He also acknowledged that FCR's deadlines for tax-exempt bonds were driving the breakneck schedule.
Other than Nicole Gelinas in the New York Post, no one's editorialized about the deal, which is expected to be approved tomorrow (though not without some dissent). The New York Times's news coverage seemed especially tailored to downplay the controversy.
Once upon a time, however, the Times crusaded against a somewhat parallel effort to lowball a land deal and said it was better to wait than to rush.
(I almost forgot: the New York Times will never editorially oppose Atlantic Yards because of the Times's business relationship with Forest City Ratner.)
Excerpts from editorials are below; emphases are mine.
April 15, 1994: No Giveaway on the Coliseum
New York City has an undeniable interest in getting the old Coliseum site at Columbus Circle developed after years of delay and neglect -- but not at the expense of the public good. That is what makes the behavior of City Hall's chief negotiator, Deputy Mayor John Dyson, so regrettable. He sounds more like an agent for Mortimer Zuckerman, the developer, than a public servant.
...Stimulating the economy is one thing, and providing tax breaks and economic incentives to businesses that create jobs, including NBC, Chase Manhattan and The New York Times, is a common economic development tactic. But the sale of publicly owned, prime real estate is especially sensitive. Valuable properties should not be sold off in a climate of favoritism, or without determining that the public is getting a premium price.
Neither the city nor the site's owner, the Metropolitan Transportation Authority, knows what the site is worth today because the development community hasn't looked at it since Boston Properties was designated the developer in 1985. Mr. Zuckerman's suggestion that he pay for an independent appraisal to establish the value of the property is proof that even he recognizes the lack of market judgment. The problem with his idea is that appraisers, too, need a market competition to demonstrate value.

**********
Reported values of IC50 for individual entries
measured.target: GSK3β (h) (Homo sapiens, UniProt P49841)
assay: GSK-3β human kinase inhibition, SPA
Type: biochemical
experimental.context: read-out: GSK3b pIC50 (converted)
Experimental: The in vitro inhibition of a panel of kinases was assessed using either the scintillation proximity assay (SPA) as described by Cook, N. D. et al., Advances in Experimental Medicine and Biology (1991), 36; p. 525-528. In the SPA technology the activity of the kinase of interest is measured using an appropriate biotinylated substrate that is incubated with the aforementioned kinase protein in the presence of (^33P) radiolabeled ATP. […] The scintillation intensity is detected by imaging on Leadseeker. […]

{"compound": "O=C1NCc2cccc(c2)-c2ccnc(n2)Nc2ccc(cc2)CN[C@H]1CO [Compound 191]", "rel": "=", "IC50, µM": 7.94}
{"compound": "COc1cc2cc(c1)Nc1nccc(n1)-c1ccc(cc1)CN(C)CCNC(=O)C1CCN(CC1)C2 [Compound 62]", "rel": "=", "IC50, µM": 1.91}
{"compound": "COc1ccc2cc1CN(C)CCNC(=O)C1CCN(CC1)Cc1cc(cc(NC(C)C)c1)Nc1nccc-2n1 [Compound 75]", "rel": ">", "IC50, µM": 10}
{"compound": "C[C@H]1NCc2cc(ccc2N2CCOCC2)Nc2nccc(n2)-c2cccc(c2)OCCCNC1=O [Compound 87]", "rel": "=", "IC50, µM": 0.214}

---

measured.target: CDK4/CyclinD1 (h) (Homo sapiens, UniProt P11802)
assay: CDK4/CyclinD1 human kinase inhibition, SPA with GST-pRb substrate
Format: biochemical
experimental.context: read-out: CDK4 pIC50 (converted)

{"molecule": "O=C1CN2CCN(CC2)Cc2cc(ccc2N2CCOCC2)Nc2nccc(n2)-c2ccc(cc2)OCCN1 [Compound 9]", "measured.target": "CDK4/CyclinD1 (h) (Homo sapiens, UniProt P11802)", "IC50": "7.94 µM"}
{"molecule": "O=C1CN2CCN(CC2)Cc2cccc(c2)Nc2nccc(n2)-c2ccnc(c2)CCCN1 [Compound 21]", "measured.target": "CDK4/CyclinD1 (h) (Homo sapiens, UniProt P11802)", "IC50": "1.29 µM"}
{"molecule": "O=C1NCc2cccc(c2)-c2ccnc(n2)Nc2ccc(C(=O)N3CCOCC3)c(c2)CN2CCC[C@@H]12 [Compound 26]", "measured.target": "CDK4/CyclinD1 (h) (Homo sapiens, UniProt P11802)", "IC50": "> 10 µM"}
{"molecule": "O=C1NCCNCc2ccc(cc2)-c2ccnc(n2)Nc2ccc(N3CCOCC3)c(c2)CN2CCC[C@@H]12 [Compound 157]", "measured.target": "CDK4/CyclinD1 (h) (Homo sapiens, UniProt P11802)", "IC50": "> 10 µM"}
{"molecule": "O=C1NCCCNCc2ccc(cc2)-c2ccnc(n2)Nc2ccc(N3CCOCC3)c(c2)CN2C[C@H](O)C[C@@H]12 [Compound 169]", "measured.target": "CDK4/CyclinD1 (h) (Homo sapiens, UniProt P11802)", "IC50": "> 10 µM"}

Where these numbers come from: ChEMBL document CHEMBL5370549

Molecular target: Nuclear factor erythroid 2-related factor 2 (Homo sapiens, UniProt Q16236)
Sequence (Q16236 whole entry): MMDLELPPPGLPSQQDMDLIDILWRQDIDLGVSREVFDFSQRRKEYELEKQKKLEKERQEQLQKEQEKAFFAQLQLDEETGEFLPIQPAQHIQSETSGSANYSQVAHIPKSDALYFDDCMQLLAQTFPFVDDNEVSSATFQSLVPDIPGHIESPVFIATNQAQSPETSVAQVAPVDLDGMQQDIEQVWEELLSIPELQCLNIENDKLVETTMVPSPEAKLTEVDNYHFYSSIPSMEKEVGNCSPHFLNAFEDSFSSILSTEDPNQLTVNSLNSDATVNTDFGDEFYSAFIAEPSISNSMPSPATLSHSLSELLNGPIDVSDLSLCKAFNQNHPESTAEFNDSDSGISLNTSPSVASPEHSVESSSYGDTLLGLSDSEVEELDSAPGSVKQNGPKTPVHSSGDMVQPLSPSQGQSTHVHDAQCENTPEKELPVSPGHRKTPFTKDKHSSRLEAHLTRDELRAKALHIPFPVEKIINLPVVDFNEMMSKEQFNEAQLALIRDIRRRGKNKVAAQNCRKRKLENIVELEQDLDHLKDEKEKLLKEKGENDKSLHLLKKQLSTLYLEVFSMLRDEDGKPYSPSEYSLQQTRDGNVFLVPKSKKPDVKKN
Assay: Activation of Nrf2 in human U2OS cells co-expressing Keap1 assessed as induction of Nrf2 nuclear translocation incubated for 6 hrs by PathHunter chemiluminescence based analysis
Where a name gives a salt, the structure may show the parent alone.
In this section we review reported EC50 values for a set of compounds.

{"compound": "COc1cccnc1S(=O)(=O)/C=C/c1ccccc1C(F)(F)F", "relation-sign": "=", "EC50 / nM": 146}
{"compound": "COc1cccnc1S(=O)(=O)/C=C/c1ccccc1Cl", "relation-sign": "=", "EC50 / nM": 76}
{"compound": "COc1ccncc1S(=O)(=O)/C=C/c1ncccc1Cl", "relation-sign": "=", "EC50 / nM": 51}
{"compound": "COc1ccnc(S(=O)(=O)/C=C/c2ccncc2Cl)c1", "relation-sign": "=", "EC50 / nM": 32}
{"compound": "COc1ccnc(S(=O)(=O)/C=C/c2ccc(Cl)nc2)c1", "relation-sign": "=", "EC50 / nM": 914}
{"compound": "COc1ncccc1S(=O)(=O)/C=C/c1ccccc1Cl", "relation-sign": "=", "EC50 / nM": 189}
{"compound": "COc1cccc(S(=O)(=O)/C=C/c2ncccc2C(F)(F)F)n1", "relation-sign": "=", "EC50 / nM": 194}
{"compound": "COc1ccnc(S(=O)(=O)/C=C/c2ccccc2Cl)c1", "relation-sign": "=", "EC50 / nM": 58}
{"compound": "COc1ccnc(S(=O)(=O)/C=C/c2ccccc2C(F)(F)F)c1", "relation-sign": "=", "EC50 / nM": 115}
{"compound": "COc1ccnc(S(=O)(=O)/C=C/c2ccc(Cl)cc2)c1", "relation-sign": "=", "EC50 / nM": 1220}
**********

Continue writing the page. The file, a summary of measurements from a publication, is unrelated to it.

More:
The most sensible course now is for the city to find out anew the market value of this property, and that cannot be accomplished through negotiations with one bidder.
...Negotiations must carry the appearance, as well as reality, of high ethical standards. Mr. Zuckerman is co-publisher of The Daily News and supported Rudolph Giuliani's mayoral bid. Former Mayor David Dinkins played politics with the Coliseum site, and now it looks as though the Giuliani administration is capable of doing the same.
City Hall must not appear to be orchestrating a favorable deal on the Coliseum as a political reward to a strong supporter; that would send a signal to all developers that they can count on the political system to bail them out should their commitments turn sour.
This page has argued for moving ahead with development on the Coliseum site after so many years of delay, but only in an apolitical atmosphere of fair dealings that bring an undisputed top price and put the public interest first. Whether it be eagerness for economic development, or political intrigue, City Hall shows every sign of losing its commitment to the public good.
The Giuliani administration's obligation is clear. It is not responsible for the expenses or cash-flow situation of any developer. After so many years of delay, there is no need to rush into a sweetheart deal. The property will still be there in a few years. A rebounding economy will likely increase its value. It is wiser to walk away than stumble into a giveaway.
April 21, 1994: Moving Ahead on the Coliseum
Endless negotiations, lawsuits and now the appearance of political favoritism have made this into a deal that every responsible citizen and officeholder must view with alarm. The public's best interest can be clearly stated: Mr. Zuckerman and his company, Boston Properties, should go ahead with the development deal they agreed to -- or else forfeit their $33.8 million letter of credit.